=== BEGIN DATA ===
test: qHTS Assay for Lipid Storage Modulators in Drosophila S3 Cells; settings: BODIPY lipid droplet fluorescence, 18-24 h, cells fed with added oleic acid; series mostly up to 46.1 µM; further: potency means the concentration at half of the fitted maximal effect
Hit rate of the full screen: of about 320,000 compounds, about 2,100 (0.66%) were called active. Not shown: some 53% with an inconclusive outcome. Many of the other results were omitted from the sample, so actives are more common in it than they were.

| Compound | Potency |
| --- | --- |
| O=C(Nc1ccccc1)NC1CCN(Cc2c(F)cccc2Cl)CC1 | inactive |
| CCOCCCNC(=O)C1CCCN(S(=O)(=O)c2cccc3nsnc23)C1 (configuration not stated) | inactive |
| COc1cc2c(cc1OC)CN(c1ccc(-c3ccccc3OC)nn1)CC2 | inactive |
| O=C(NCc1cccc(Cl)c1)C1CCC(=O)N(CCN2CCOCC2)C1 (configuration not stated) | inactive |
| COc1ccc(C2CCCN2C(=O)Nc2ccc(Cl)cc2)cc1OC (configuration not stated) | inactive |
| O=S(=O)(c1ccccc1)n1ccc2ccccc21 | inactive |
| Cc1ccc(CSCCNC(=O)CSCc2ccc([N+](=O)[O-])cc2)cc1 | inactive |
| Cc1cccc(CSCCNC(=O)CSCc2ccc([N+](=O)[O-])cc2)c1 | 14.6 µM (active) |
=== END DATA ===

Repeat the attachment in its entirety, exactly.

test: qHTS Assay for Lipid Storage Modulators in Drosophila S3 Cells; settings: BODIPY lipid droplet fluorescence, 18-24 h, cells fed with added oleic acid; series mostly up to 46.1 µM; further: potency means the concentration at half of the fitted maximal effect
Hit rate of the full screen: of about 320,000 compounds, about 2,100 (0.66%) were called active. Not shown: some 53% with an inconclusive outcome. Many of the other results were omitted from the sample, so actives are more common in it than they were.

| Compound | Potency |
| --- | --- |
| O=C(Nc1ccccc1)NC1CCN(Cc2c(F)cccc2Cl)CC1 | inactive |
| CCOCCCNC(=O)C1CCCN(S(=O)(=O)c2cccc3nsnc23)C1 (configuration not stated) | inactive |
| COc1cc2c(cc1OC)CN(c1ccc(-c3ccccc3OC)nn1)CC2 | inactive |
| O=C(NCc1cccc(Cl)c1)C1CCC(=O)N(CCN2CCOCC2)C1 (configuration not stated) | inactive |
| COc1ccc(C2CCCN2C(=O)Nc2ccc(Cl)cc2)cc1OC (configuration not stated) | inactive |
| O=S(=O)(c1ccccc1)n1ccc2ccccc21 | inactive |
| Cc1ccc(CSCCNC(=O)CSCc2ccc([N+](=O)[O-])cc2)cc1 | inactive |
| Cc1cccc(CSCCNC(=O)CSCc2ccc([N+](=O)[O-])cc2)c1 | 14.6 µM (active) |